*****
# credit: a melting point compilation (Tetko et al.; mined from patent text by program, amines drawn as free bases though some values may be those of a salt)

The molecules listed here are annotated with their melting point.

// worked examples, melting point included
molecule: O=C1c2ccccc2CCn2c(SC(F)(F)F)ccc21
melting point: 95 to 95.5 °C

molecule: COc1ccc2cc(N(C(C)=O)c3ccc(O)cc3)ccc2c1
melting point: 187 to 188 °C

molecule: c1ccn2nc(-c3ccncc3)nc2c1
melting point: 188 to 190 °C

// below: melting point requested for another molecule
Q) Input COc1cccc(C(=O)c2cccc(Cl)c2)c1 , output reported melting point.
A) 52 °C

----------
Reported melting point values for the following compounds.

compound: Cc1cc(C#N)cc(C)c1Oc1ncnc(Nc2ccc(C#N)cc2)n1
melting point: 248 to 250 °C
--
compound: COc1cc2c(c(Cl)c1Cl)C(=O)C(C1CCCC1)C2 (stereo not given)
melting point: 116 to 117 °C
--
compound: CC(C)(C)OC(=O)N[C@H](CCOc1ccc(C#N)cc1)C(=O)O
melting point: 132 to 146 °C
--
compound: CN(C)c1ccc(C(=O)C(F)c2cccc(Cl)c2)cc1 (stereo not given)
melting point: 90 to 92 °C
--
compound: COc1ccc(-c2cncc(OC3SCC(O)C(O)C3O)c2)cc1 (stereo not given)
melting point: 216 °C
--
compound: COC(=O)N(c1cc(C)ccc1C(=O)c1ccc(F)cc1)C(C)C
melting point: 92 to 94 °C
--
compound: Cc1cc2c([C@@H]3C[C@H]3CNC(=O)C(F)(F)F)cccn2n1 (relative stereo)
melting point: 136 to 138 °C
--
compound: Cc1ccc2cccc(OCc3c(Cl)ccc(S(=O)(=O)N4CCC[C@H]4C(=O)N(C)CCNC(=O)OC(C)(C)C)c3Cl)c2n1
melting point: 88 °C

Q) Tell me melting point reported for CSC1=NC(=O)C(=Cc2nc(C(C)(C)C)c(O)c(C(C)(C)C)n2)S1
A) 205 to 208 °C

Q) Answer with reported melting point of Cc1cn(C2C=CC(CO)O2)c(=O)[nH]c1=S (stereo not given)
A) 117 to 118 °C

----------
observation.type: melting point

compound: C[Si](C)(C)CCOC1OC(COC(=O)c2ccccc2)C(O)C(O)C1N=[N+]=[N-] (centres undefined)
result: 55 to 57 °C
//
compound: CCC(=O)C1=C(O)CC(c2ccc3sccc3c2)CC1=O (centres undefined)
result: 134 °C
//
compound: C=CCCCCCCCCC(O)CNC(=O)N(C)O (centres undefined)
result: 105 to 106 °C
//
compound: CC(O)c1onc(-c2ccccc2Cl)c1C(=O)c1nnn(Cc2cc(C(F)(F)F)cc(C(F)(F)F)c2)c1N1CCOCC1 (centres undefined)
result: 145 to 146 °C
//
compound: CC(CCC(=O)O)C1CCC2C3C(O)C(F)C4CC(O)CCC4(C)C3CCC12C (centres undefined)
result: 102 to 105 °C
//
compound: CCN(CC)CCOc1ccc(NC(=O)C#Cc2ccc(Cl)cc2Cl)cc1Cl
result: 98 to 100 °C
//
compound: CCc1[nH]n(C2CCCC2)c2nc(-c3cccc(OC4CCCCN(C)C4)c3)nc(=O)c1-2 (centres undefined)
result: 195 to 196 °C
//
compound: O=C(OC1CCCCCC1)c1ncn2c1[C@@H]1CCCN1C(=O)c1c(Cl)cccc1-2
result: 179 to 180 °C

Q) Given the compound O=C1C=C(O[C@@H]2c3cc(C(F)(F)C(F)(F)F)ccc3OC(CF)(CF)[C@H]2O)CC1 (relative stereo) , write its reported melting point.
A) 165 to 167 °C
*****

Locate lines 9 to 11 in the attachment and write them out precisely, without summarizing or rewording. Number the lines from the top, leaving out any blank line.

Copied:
melting point: 188 to 190 °C

// below: melting point requested for another molecule
Q) Input COc1cccc(C(=O)c2cccc(Cl)c2)c1 , output reported melting point.